The problem with web development is that there are significant differences between various web browsers.  This includes differences between newer versions of a specific browsers such as Internet Explorer and differences between rival browsers.  Also there are a number of plug-in tools (e.g. Flash) which may need to be installed.

View original post 357 more words

The Deterioration of Flash and the rise of HTML5 & CSS3

Adobe Flash based websites were all the rage a few years ago but with the release of HTML5 and CSS3, Flash is slowly becoming a web platform of the past. Although some websites still use some Flash based elements (less and less), for the most part, unless Adobe makes major changes, Flash will soon become a thing of the past. This is why:

  • Adobe and Apple have had major differences in the last few years. This has caused Apple to make it very hard for Adobe to have their Flash platform render on any Apple device. Although there are some third party companies who have made plugins to resolve this device rendering issue, many potential viewers are unable to access Flash content.

 

  • Websites made entirely in Flash may look really nice (or way overdone) with animations and flashy content but they do not work with the browser. This means that any Flash website that the viewer navigates through does not allow for the use of the browser back / forward buttons. This may not seem like a big deal because you have a navigation menu that has internal links to every page on the site but many viewers are used to interacting with the website through their browser window. If viewers cannot use the browser to navigate, many will become frustrated and not return to the website.

 

  • Flash content is not Search Engine Optimizable (SEO). This means that search engine spiders cannot crawl through Flash websites and appropriately place them in search engines. Any website that is Flash cannot be optimized to show up first in search engine results. This is a major issue someone is attempting to find a website and does not have a URL.

With HTML5 and CSS3, we are able to do almost anything that we were able to do in Flash (animations/transitions) using solely mark-up. This bypasses all of the problems that I mentioned about Flash above. The only issue that I know of using some advanced transition/experimental level effects is that browser support may vary, and many old versions of browsers do not support advanced features that are present in CSS3 and HTML5. In rare instances the use of Flash objects may have their place, but the era of websites being built in entirely Flash is coming to an end.

Just sharing an observation. Feel free to comment, I always enjoy others opinions and learning new things. Thanks for stopping by and good luck on your inter-web journeys!

Doctypes and Setting Up an HTML File

The <!DOCTYPE> declaration is very important to include at the very top of your HTML document when setting up a new page.  Everyone who has any experience designing webpages has seen this declaration before but not many know what it means or what the purpose of setting the <!DOCTYPE>  is.

This declaration is very important to your HTML page as it lets the browser window know what version of HTML that the page is written in. When declaring a doctype for a page that you plan on using HTML5 in, there is only one option:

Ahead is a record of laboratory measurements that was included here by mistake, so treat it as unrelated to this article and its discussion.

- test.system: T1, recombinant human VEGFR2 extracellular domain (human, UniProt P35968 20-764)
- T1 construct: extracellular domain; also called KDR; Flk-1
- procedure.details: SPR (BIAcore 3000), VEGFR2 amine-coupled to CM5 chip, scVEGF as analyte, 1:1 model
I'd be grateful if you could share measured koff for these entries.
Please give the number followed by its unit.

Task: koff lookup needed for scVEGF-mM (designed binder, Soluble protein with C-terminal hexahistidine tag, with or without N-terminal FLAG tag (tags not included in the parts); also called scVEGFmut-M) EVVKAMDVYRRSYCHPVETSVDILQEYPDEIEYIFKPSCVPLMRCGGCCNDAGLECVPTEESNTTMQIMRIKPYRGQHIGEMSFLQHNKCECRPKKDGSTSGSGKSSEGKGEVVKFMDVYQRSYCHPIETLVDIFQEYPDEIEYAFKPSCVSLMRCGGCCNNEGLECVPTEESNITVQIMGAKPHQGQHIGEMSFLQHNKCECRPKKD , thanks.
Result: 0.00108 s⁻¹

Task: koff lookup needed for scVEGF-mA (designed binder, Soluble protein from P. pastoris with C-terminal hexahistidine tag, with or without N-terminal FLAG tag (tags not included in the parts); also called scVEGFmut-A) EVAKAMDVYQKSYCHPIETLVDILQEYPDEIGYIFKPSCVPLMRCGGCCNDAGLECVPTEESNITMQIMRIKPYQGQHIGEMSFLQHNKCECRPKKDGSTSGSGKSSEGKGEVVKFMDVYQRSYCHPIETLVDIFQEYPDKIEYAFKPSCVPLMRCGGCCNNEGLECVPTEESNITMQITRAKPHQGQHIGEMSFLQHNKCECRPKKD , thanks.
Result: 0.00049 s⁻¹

<!DOCTYPE html>

If you set your doctype as above, you are telling the browser window to load the most recent version of HTML into the browser window.

If you are planning on writing your HTML page using only HTML4 tags, then there are three different doctype declarations that you can choose from.

Strict 4.01 Doctype:

<!DOCTYPE HTML PUBLIC "-//W3C//DTD HTML 4.01//EN" "http://www.w3.org/TR/html4/strict.dtd">

If you set your document as strict, you are letting the browser know that you are not going to use any presentational tags ( <b> ,  <i> , <hr> , styling tags ) or deprecated tags ( tags that are being phased out and/or have been replaced by newer, more efficient ways of completing the same task. )

Transitional 4.01 Doctype:

<!DOCTYPE HTML PUBLIC "-//W3C//DTD HTML 4.01 Transitional//EN" "http://www.w3.org/TR/html4/loose.dtd">

If you set your doctype as Transitional, or ‘LOOSE’, than you are telling the browser that loads your HTML page that you are going to be using presentational tags and/or deprecated tags. This is the easiest doctype to use as a beginning web developer because it allows for the largest range of code to be input.

** Note: Try to avoid using old mark-up tags (deprecated tags) as this is not good practice in web development and as browsers update, your outdated mark-up will no longer be supported and your layout will fall apart.

Frameset 4.01 Doctype:

<!DOCTYPE HTML PUBLIC "-//W3C//DTD HTML 4.01 Transitional//EN" "http://www.w3.org/TR/html4/frameset.dtd">

A doctype set as frameset will allow the developer to input <frameset> tags into their document.

** Note: This is an outdated deprecated tag and is no longer supported in HTML5. Beware of using this doctype as browser windows will most likely not support the mark-up in the near future.

Setting Up an HTML Document

Now that we have covered Doctypes, I will quickly just layout the basic setup of an HTML page. You can take exactly what I have written out here if you would like, just fill in the areas that I specify with the content of your website.

I will be using the HTML5 doctype as that will load the most recent version in the browser window.

<! DOCTYPE HTML>
<HTML>
<HEAD>
<TITLE> <!-- TEXT YOU WANT TO APPEAR IN THE TAB ON YOUR BROWSER --> </TITLE>

<!-- INSERT CSS, EXTERNAL STYLESHEET LINKS, META TAGS, AND JAVASCRIPT/JQUERY HERE -->

</HEAD>
<BODY>

<!-- INSERT PAGE CONTENT HERE -->
<!-- UNDER CONTENT, FOR FASTER PAGELOAD, JAVASCRIPT/JQUERY MAY BE PUT HERE -->
</BODY>
</HTML>

Above is your basic HTML document page setup. Notice there is a closing tag for each tag that we open ( With the exception of our DOCTYPE )

**Any text wrapped in <!– TEXT –> is commented out. This means the browser will not render this text in the page, but it will appear in the source code.

Thanks for stopping by and good luck with your projects!